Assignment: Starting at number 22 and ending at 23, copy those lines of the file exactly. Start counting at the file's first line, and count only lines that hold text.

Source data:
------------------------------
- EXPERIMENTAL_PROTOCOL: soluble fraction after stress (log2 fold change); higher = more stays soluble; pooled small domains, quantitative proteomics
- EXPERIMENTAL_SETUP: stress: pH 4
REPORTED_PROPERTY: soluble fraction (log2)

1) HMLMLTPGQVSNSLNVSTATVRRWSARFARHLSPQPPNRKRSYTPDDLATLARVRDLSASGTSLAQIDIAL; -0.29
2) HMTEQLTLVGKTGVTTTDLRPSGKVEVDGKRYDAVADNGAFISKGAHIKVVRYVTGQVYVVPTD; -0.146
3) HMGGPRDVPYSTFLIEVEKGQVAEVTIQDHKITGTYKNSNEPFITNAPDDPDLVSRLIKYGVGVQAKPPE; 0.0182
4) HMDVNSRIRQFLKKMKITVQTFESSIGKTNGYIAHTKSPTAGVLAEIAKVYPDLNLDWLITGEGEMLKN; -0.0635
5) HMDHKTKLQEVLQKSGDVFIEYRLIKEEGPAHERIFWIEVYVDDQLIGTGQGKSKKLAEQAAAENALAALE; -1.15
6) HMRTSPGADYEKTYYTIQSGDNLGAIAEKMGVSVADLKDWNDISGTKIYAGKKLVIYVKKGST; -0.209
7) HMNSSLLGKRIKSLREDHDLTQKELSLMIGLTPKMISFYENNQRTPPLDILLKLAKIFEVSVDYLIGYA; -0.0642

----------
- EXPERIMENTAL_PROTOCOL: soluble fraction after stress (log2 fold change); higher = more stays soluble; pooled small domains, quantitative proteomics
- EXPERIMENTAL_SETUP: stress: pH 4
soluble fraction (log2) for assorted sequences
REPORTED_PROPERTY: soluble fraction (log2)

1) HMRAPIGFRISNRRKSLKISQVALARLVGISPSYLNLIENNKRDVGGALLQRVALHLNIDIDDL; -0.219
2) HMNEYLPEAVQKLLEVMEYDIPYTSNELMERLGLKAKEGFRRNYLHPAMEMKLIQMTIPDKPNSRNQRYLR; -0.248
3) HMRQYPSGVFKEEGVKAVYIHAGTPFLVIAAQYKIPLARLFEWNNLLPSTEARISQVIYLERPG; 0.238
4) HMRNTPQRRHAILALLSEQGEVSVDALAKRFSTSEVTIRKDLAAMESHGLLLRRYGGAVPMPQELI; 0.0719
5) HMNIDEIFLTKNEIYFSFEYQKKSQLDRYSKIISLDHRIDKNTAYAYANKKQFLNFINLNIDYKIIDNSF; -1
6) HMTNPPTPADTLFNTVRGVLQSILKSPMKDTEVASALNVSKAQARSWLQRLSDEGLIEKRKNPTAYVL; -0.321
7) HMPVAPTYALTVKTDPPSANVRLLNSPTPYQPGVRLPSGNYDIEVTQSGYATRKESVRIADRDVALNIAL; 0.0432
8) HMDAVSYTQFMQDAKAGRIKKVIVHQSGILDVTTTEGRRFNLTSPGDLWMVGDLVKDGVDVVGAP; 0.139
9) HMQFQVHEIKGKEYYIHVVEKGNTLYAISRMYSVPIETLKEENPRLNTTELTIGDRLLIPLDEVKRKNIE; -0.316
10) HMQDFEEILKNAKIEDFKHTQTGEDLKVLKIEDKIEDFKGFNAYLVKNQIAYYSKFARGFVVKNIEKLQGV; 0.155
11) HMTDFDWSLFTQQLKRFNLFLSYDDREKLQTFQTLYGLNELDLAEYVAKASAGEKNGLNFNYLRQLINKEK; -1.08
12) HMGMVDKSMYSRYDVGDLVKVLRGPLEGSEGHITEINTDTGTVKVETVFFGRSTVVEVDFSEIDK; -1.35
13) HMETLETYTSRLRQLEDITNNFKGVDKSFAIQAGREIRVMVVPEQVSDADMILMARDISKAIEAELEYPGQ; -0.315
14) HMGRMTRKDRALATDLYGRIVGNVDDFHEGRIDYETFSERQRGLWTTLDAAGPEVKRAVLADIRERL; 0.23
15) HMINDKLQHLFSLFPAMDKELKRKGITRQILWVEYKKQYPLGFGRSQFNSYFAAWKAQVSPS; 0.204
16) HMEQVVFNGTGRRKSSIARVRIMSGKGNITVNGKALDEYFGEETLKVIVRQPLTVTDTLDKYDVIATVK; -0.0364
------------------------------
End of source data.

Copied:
7) HMPVAPTYALTVKTDPPSANVRLLNSPTPYQPGVRLPSGNYDIEVTQSGYATRKESVRIADRDVALNIAL; 0.0432
8) HMDAVSYTQFMQDAKAGRIKKVIVHQSGILDVTTTEGRRFNLTSPGDLWMVGDLVKDGVDVVGAP; 0.139